Applying liquid eyeliner is one of the most challenging makeup skills to master. You cruise through beauty gurus on the Internet flaunting their flawless, graphic wings and wonder how they manage it.
As it turns out, there are a few key liquid eyeliner tips that make the difference between a perfect eyeliner job and an amateur one. Here is some advice on how to apply eyeliner and master a photo-ready flick every time.
Take your time: The easiest way to step up your liquid eyeliner game is simply to set aside a good five minutes to do it right. Blasting through it quickly results in a mess, while carefully studying your eye and taking the time to cater to its contours will give you flawless winged eyeliner.
Find the right applicator: Just as you don't always use the brush that comes with your blush compact, don't feel obligated to use the felt tip applicator included with your liquid eyeliner. What about trying a small angled brush for a more angular look, or a fine-tip brush for a thinner, more precise line, whatever makes you feel confident will do the job right.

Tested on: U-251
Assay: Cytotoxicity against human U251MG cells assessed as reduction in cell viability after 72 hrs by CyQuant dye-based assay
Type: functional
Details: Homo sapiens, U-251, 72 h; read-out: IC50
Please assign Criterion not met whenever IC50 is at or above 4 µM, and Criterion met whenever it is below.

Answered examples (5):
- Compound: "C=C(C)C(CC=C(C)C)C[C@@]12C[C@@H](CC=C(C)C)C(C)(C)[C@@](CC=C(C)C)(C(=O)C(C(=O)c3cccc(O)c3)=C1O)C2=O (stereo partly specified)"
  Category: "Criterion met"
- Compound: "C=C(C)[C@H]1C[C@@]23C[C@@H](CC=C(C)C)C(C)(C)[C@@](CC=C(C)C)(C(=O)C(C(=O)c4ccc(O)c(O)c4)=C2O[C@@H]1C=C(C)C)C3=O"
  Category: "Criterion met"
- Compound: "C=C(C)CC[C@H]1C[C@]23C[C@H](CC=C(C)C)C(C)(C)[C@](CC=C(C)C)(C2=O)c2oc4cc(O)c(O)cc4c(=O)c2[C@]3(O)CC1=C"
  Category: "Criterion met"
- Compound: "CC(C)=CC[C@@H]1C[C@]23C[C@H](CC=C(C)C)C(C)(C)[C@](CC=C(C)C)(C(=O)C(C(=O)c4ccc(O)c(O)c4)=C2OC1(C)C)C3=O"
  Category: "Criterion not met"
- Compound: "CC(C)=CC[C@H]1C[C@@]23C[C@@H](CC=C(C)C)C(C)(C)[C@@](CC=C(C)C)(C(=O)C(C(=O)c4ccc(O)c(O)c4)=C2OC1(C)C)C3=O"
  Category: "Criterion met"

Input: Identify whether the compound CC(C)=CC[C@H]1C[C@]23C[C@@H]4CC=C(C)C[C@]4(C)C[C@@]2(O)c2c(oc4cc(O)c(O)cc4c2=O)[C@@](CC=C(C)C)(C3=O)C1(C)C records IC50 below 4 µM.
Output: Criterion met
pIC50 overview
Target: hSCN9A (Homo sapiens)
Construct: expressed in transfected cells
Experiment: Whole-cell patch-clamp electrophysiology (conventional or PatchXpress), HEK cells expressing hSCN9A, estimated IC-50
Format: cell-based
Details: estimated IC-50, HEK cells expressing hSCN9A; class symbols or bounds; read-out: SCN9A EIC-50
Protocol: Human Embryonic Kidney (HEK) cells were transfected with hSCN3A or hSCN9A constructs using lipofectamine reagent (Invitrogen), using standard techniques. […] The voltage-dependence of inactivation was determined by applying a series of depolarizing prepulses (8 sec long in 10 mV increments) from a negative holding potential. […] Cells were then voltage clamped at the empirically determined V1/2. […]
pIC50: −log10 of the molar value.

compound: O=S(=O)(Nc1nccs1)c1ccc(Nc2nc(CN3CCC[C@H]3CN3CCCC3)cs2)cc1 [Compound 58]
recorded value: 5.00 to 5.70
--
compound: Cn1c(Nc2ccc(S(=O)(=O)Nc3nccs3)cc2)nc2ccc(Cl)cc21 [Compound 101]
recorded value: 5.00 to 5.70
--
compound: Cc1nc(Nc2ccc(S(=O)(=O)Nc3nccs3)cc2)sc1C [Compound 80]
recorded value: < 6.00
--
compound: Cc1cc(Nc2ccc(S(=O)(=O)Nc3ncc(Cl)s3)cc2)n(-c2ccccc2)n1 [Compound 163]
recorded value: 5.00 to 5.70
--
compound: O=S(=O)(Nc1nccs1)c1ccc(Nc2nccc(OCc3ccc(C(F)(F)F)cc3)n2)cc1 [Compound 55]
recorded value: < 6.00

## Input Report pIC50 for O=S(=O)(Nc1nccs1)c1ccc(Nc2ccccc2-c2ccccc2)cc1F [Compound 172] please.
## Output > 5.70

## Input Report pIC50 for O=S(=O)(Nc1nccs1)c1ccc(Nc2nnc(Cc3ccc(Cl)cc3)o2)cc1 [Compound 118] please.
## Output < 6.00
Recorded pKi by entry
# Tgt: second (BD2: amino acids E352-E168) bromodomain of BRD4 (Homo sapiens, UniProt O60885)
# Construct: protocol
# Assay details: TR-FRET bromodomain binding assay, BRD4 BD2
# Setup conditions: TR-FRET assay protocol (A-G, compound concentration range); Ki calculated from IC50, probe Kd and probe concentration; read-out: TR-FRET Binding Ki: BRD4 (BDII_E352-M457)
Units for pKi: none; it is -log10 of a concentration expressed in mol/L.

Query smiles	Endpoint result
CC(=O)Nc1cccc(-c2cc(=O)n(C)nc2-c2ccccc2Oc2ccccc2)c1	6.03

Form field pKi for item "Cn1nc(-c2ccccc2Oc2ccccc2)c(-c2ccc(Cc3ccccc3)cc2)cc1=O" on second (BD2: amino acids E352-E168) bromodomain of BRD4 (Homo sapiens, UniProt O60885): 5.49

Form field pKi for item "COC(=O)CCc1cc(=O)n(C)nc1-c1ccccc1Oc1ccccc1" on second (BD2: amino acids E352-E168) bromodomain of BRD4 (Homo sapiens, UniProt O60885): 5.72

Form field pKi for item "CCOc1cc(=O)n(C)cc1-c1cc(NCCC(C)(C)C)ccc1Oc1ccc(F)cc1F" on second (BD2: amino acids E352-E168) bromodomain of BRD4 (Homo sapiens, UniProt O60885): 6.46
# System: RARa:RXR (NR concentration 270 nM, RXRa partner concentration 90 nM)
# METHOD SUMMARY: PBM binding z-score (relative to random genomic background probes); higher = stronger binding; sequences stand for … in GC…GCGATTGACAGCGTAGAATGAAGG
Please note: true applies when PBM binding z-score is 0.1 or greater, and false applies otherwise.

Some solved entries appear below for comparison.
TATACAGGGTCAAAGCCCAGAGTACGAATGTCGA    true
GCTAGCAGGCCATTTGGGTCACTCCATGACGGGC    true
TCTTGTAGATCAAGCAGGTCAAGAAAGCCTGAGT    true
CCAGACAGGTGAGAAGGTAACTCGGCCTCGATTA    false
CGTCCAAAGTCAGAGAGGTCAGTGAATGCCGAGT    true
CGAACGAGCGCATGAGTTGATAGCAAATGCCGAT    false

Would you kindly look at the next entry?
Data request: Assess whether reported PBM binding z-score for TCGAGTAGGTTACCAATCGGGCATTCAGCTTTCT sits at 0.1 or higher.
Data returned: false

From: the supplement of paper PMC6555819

That said, if you are comfortable with the felt tip and have been using it forever, you don't have to switch up your technique. But if it is giving you trouble, try swapping it for a separate tool.
Stop tugging: This is a top rookie mistake. When you pull your lid during application, it causes the skin to bounce back when you let go, taking the eyeliner with it. Consequently, there are bumps, smudges and an overall uneven liner. Instead what you should do is leave your eyes open and relaxed. Then, anchor your elbow against the mirror in front of you so you can pivot with it as the applicator sweeps over your lid. This allows the tool to do the work for you.
Focus on symmetry: You are making a mistake by closing one eye while applying eyeliner; it is a surefire recipe for janky, lopsided liner. With both eyes open, apply your liquid eyeliner at a 45-degree angle, extending from your bottom lash line. Once you have drawn your angle, draw a line across the lid from the inner corner out, connecting to the tip of the angle. Then fill in the middle of the wing. With practice, you will find this creates symmetry every time.
Understand your eye shape: Believe it or not, the classic cat eye isn't flattering on every eye shape as lids come in all shapes and sizes — almond, round, hooded and monolid. Though a graphic swish-and-flick looks nice on almond or round eyes, it will transfer and smudge on those with hooded eyes or monolids. Instead, draw on a tight line against your top lashes with a thin wing pointed upwards at the outer corner.